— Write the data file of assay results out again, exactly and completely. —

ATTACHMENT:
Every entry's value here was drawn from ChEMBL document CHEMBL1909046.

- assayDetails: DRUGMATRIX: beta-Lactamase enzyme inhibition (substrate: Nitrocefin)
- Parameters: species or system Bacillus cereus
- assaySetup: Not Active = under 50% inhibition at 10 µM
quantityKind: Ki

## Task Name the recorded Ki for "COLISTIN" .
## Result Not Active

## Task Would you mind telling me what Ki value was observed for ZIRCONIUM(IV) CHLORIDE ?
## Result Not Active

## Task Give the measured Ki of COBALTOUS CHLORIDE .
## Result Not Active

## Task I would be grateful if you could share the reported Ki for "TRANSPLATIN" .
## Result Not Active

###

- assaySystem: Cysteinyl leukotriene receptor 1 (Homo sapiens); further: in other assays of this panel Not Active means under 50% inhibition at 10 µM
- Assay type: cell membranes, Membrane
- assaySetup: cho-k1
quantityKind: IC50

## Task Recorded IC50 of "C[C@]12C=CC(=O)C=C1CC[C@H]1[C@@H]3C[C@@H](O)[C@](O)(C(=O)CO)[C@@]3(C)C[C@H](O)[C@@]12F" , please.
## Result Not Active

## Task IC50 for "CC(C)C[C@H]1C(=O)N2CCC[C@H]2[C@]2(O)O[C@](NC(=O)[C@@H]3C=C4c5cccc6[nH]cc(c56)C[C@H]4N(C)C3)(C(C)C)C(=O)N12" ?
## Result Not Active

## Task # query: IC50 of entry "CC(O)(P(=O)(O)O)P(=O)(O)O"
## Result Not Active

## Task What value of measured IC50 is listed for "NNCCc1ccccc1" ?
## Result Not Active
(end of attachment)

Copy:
Every entry's value here was drawn from ChEMBL document CHEMBL1909046.

- assayDetails: DRUGMATRIX: beta-Lactamase enzyme inhibition (substrate: Nitrocefin)
- Parameters: species or system Bacillus cereus
- assaySetup: Not Active = under 50% inhibition at 10 µM
quantityKind: Ki

## Task Name the recorded Ki for "COLISTIN" .
## Result Not Active

## Task Would you mind telling me what Ki value was observed for ZIRCONIUM(IV) CHLORIDE ?
## Result Not Active

## Task Give the measured Ki of COBALTOUS CHLORIDE .
## Result Not Active

## Task I would be grateful if you could share the reported Ki for "TRANSPLATIN" .
## Result Not Active

###

- assaySystem: Cysteinyl leukotriene receptor 1 (Homo sapiens); further: in other assays of this panel Not Active means under 50% inhibition at 10 µM
- Assay type: cell membranes, Membrane
- assaySetup: cho-k1
quantityKind: IC50

## Task Recorded IC50 of "C[C@]12C=CC(=O)C=C1CC[C@H]1[C@@H]3C[C@@H](O)[C@](O)(C(=O)CO)[C@@]3(C)C[C@H](O)[C@@]12F" , please.
## Result Not Active

## Task IC50 for "CC(C)C[C@H]1C(=O)N2CCC[C@H]2[C@]2(O)O[C@](NC(=O)[C@@H]3C=C4c5cccc6[nH]cc(c56)C[C@H]4N(C)C3)(C(C)C)C(=O)N12" ?
## Result Not Active

## Task # query: IC50 of entry "CC(O)(P(=O)(O)O)P(=O)(O)O"
## Result Not Active

## Task What value of measured IC50 is listed for "NNCCc1ccccc1" ?
## Result Not Active